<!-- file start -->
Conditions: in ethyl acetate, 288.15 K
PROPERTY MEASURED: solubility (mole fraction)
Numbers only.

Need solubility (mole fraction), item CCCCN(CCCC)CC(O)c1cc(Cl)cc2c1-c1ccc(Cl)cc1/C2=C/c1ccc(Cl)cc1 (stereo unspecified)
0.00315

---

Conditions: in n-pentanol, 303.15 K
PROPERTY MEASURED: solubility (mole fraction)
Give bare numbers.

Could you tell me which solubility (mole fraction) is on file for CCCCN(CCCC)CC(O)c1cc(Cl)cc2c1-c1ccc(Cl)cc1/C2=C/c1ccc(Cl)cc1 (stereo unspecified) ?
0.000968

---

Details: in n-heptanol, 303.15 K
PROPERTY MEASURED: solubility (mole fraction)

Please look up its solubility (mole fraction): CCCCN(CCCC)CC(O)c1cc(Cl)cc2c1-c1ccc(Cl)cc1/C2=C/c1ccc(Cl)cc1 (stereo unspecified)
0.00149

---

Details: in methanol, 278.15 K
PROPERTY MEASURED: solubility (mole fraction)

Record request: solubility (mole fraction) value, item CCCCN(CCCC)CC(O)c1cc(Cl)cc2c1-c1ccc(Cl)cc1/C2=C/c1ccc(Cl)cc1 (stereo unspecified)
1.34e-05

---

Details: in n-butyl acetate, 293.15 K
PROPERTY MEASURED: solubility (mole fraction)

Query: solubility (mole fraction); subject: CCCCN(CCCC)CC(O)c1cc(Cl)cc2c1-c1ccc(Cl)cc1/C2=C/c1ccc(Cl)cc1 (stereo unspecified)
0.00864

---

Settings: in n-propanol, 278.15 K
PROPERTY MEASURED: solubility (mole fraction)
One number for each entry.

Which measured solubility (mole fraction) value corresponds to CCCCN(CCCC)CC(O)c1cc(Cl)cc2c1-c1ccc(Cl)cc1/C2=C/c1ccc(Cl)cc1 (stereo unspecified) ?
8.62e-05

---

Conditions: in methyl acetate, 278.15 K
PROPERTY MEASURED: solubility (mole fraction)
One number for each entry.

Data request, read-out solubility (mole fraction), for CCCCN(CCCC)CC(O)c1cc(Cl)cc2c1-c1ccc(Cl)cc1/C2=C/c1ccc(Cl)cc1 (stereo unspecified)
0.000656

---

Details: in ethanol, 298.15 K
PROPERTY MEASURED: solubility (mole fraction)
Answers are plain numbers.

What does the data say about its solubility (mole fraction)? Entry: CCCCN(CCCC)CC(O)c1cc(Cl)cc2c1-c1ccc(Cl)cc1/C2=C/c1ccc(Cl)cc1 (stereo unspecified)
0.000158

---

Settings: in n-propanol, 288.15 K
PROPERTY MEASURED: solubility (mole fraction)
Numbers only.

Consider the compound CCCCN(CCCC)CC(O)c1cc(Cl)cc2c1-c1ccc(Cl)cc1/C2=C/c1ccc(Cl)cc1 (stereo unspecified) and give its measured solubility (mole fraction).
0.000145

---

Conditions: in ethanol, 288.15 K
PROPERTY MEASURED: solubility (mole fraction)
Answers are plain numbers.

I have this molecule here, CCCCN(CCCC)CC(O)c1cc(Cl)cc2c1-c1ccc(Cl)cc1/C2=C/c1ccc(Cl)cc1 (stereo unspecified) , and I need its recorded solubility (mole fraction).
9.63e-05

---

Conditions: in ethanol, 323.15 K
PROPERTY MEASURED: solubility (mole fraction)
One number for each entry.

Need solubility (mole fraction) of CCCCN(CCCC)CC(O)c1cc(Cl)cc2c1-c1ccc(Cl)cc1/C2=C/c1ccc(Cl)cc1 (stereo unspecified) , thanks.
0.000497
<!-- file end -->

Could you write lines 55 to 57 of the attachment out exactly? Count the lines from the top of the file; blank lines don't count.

I have this molecule here, CCCCN(CCCC)CC(O)c1cc(Cl)cc2c1-c1ccc(Cl)cc1/C2=C/c1ccc(Cl)cc1 (stereo unspecified) , and I need its recorded solubility (mole fraction).
9.63e-05

---